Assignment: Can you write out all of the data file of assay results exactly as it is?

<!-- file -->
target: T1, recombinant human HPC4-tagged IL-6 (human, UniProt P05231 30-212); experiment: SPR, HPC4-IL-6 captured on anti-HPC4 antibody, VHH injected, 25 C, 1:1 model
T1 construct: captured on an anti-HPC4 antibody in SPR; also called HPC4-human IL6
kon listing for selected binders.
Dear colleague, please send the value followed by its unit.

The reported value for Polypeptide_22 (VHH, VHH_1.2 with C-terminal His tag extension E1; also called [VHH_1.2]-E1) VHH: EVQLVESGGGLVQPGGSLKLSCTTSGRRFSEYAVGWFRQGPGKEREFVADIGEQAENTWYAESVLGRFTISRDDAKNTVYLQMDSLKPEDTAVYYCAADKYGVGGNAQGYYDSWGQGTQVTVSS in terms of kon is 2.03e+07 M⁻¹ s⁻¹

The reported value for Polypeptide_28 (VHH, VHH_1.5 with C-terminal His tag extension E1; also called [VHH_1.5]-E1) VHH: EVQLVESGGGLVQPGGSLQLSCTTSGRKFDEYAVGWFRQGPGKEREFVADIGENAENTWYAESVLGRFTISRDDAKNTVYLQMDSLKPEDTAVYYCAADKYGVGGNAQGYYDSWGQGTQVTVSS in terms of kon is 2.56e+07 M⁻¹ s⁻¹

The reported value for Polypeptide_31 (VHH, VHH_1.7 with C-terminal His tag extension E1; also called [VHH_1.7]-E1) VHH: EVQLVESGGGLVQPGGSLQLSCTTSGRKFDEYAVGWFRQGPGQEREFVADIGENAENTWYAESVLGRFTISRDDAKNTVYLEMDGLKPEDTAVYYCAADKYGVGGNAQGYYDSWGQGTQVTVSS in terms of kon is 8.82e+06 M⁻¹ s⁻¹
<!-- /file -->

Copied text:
target: T1, recombinant human HPC4-tagged IL-6 (human, UniProt P05231 30-212); experiment: SPR, HPC4-IL-6 captured on anti-HPC4 antibody, VHH injected, 25 C, 1:1 model
T1 construct: captured on an anti-HPC4 antibody in SPR; also called HPC4-human IL6
kon listing for selected binders.
Dear colleague, please send the value followed by its unit.

The reported value for Polypeptide_22 (VHH, VHH_1.2 with C-terminal His tag extension E1; also called [VHH_1.2]-E1) VHH: EVQLVESGGGLVQPGGSLKLSCTTSGRRFSEYAVGWFRQGPGKEREFVADIGEQAENTWYAESVLGRFTISRDDAKNTVYLQMDSLKPEDTAVYYCAADKYGVGGNAQGYYDSWGQGTQVTVSS in terms of kon is 2.03e+07 M⁻¹ s⁻¹

The reported value for Polypeptide_28 (VHH, VHH_1.5 with C-terminal His tag extension E1; also called [VHH_1.5]-E1) VHH: EVQLVESGGGLVQPGGSLQLSCTTSGRKFDEYAVGWFRQGPGKEREFVADIGENAENTWYAESVLGRFTISRDDAKNTVYLQMDSLKPEDTAVYYCAADKYGVGGNAQGYYDSWGQGTQVTVSS in terms of kon is 2.56e+07 M⁻¹ s⁻¹

The reported value for Polypeptide_31 (VHH, VHH_1.7 with C-terminal His tag extension E1; also called [VHH_1.7]-E1) VHH: EVQLVESGGGLVQPGGSLQLSCTTSGRKFDEYAVGWFRQGPGQEREFVADIGENAENTWYAESVLGRFTISRDDAKNTVYLEMDGLKPEDTAVYYCAADKYGVGGNAQGYYDSWGQGTQVTVSS in terms of kon is 8.82e+06 M⁻¹ s⁻¹